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Subject: Re: [boost] Where we are 1.65.0
From: Francesco Guerrieri (f.guerrieri_at_[hidden])
Date: 2017-08-10 09:15:18

On Thu, Aug 10, 2017 at 10:58 AM, degski via Boost <boost_at_[hidden]>

> On 10 August 2017 at 10:36, Andrey Semashev via Boost <
> boost_at_[hidden]
> > wrote:
> > Of course, there are enthusiasts but most people will start using C++17
> > much later, e.g. when they upgrade the production system and it ships the
> > new compiler.
> >
> In this particular transition, I'm not so sure, C++17 is really the
> completion of C++11 and C++14, so those who did go to C++11, might want to
> upgrade sooner than you think. Also, MSVC (current and eminent release) is
> now in much better shape than it ever was. So those people are certainly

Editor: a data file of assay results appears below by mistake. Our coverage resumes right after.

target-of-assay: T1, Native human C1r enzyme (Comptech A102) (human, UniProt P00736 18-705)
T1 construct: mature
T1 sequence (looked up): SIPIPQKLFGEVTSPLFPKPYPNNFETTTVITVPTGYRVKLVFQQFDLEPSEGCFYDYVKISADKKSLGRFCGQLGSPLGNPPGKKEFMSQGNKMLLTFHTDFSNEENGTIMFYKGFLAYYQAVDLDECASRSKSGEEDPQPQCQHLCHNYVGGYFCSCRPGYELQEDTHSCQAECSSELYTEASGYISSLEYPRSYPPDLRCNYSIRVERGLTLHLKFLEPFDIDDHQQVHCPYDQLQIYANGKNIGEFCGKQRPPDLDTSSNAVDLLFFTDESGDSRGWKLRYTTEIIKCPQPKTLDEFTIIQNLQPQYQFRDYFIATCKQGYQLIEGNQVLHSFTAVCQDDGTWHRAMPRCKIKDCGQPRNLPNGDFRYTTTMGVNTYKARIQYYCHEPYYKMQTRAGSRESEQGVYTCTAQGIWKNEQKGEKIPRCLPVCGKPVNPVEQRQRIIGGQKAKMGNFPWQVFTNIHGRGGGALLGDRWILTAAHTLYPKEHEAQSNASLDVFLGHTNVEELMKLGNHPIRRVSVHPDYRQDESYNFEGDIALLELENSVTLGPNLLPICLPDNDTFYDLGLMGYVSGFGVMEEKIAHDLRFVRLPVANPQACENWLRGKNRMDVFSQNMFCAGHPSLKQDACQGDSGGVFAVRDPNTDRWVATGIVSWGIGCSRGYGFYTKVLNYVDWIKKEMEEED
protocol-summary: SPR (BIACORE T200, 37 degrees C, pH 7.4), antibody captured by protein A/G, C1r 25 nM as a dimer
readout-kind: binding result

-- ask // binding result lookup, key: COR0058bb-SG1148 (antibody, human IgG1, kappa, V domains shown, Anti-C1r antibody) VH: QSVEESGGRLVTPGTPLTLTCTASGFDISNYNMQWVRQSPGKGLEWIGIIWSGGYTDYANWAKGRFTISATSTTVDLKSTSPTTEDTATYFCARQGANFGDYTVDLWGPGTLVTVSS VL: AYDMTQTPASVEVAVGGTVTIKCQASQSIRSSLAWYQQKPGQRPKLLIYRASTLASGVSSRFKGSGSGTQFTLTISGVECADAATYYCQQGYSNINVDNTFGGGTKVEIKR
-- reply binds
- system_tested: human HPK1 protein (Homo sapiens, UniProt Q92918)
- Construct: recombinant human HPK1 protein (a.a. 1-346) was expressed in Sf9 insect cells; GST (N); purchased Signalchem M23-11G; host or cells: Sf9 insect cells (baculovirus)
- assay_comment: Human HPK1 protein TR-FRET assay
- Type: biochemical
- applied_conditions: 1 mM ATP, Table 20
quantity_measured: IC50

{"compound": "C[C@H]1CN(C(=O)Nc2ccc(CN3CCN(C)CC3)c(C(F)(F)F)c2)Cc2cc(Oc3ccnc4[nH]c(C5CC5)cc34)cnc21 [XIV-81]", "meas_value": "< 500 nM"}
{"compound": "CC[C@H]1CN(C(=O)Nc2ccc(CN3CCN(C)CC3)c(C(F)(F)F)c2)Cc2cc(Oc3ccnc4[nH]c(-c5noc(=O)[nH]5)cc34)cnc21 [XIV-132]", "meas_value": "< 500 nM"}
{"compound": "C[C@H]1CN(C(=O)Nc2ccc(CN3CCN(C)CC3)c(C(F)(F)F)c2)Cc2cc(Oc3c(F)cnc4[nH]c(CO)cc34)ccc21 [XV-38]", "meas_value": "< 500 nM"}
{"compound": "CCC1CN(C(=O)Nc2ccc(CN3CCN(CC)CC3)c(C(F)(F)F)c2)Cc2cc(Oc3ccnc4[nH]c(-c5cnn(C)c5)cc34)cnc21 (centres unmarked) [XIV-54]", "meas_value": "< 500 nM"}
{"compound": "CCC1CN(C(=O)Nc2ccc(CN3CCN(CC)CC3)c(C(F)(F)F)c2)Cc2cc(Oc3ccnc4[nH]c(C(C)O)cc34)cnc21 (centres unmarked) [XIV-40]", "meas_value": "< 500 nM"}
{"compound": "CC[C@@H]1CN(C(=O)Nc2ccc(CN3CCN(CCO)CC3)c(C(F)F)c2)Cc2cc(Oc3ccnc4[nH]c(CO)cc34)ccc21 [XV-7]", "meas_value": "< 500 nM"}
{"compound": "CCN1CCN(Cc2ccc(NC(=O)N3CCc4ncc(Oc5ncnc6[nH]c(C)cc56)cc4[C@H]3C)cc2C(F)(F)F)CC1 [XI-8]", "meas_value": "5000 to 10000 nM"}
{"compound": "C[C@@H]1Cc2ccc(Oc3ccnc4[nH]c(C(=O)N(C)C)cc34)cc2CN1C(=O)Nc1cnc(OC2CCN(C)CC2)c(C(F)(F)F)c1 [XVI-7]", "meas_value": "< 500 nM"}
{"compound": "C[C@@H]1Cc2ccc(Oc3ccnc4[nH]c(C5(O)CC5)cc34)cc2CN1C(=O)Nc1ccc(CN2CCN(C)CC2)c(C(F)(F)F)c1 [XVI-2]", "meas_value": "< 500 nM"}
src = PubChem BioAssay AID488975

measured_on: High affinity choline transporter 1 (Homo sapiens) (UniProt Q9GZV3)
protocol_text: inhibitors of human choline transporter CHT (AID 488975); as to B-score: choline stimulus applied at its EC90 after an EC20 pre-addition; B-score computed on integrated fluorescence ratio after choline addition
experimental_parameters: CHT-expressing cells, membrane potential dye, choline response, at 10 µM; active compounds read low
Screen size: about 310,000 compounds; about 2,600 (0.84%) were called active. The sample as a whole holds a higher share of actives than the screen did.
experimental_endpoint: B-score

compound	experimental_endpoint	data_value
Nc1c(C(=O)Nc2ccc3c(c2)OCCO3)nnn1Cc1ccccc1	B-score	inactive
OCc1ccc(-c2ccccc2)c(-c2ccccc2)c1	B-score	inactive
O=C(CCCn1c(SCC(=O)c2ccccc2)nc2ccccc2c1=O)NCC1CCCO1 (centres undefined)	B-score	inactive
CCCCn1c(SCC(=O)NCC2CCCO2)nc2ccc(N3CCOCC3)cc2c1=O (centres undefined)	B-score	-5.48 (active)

> motivated. Additionally, contrary to the past, the upgrade (full monty) is
> free (Community Edition) for many. Equally so, on Windows, Clang/LLVM is
> now up to scratch, certainly with the release of 5.0, planned for 23rd of
> August.
> Anecdotically, at CERN-Institute (some of the most advanced scientists)
> they won't upgrade from what I understood, as they choose to stay on C++03.

​It's true that at CERN they are doing some of the most advanced (and
important) science and data processing. But that doesn't mean that, outside
of that most important field, that's a good indication of C++ needs for
other people. From my past experience as a physicist, I can recall not so
many years ago that a lot of work in physics was done in Fortran 77, not
because other tools were not available or preferred but mostly because of
inertia (of course, that's IMHO). ​I have a fondly remembrance of that, but
that is because I was young. In objective terms, it was less than amazing

Just my 2 cents.

Best regards,

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